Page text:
This was a landmark year for local open data. In 2013 there were 13 new open data policies (or major updates to existing policies) at the state and local level across the country, spanning from Hawaii to New Hampshire. That means more than half of the existing U.S. local open data policies have been passed or updated in the last year. It’s a major win for local transparency, as cities, counties, states and towns express their commitment to proactively sharing information online in a way that encourages access, analysis and reuse.
When we started our local program at the beginning of 2013 with a grant from Google.org, we couldn’t have predicted just how big of a leap open data would take this year. We were enthusiastic from the start of our local program about working with cities of all sizes, recognizing that a great number of municipalities in the United States have populations of fewer than 10,000 people — and a majority of those have populations lower than 500. Now there are cities across the size spectrum with open data initiatives, reflecting the diversity of city sizes in the country. New York City, with a population of more than 8 million, has long held the title for being the largest U.S. city with an open data policy. This year, South Bend, Ind., became the smallest U.S. city to have an open data policy with a population of roughly 100,000.
South Bend’s policy was crafted with our input and passed less than one month after the launch of our updated Open Data Policy Guidelines. With additional best practice language and a new provision emphasizing the importance of setting the default to open, our updated guidelines have been a major resource for some of the new and updated policies this year. Louisville became the first city to set the default to open with their policy. Oakland drew on public input in the drafting process for their policy. We also saw policies pass in Tulsa, Okla., West Sacramento, Calif., Honolulu and Los Angeles this year.
San Francisco advanced its open data policy twice this year, passing an amendment in March and another amendment just this month. With these two updates, the city’s open data efforts are in their fourth iteration, showing commitment to continually expanding the potential for openness there.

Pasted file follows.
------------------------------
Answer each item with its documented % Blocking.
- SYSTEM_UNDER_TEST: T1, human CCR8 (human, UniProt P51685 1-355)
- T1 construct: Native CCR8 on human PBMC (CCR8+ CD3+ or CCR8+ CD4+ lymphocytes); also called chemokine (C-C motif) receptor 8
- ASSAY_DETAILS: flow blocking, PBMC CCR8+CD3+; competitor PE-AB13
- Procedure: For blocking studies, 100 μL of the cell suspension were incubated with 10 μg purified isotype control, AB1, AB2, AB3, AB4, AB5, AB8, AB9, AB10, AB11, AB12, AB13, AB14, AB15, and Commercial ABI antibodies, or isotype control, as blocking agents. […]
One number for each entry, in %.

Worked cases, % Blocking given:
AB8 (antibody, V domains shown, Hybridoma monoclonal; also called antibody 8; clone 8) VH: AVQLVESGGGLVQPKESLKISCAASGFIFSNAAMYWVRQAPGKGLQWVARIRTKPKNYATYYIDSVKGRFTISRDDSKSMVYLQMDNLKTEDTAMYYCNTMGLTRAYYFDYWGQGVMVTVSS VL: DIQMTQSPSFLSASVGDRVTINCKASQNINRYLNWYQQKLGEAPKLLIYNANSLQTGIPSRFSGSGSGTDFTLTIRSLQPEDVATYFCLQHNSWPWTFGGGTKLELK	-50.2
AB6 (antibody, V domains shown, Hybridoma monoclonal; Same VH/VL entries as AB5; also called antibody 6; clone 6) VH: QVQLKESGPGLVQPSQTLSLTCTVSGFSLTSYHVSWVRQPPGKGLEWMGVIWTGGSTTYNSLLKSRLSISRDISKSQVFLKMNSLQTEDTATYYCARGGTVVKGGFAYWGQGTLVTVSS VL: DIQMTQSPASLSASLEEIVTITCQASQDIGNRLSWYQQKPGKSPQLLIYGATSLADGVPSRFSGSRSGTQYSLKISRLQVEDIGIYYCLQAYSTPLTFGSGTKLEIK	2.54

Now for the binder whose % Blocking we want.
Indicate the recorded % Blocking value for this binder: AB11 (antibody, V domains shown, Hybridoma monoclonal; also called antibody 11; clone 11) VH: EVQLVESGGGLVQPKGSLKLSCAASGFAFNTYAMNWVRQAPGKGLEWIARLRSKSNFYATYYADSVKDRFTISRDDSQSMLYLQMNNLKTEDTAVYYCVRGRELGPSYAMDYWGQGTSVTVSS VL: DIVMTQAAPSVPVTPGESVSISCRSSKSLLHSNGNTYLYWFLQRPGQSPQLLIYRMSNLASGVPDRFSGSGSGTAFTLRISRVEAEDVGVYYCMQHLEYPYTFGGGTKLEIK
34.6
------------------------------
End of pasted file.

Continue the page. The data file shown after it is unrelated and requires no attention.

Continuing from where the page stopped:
Cities aren’t the only ones advancing on the open data front. Utah, New York, Hawaii and New Hampshire all passed open data policies this year. State policies have potential to inspire and open up opportunities for more city-level efforts, too. From the beginning of our work, we have acknowledged the complex relationship between states and municipalities — state laws can deeply impact the ability of local governments to set their own regulations, after all.
The open data progress this year goes beyond policies, too. Transparency has taken great strides forward with open data as part of other government efforts. The Washington, DC council unanimously approved campaign finance reforms that will require electronic filing and sharing of information online. Sunlight advocated for this language that will help open up crucial information about who is funding campaigns in DC. Sunlight has also contributed input to ongoing open government efforts in DC.
Many cities have made headlines this year for general open data efforts. People took notice of New York City when Checkbook NYC 2.0 code became open source in June, and Los Angeles followed with a checkbook platform in October. New York City and Chicago sparked attention with efforts to catalog their datasets.
States took some open data headlines, too, for better or worse. Texas had a big breakthrough by making legislative communications open by default, available to the public online. California, meanwhile, tried to weaken local public records processes but reversed course after a large outcry from the public, media and local governments themselves.
With a few big steps forward, the profile of open data has risen greatly across the country. This year we’ve seen local government candidates being asked about transparency and local governments so eager to have an open data policy that they are sometimes copying and pasting open data policy language.
With all these shifts in the landscape, we’re working to keep track of it in one central location. Our open data policy page tracks existing policies with a handy map and lists where policies are in the works. The page also links to resources for crafting policies, including the guidelines and analysis of all the existing open data policies. We’ve also created resources that help tackle challenges in talking about open data and have looked at how to open up specific datasets with our “Data Deep Dives.” We even have a Sunlight Cities Tumblr where you can track all the latest open data developments, uses of local data, and more.
We are excited about the advances open data made this year, and we’re happy to have played a role. It is thrilling to see communities across the country recognizing the value of open data in their local context, crafting a wide range of policies that support opening up information to the public online. We hope to see this trend continue in 2014, and we will continue to be be an advocate and resource for these efforts.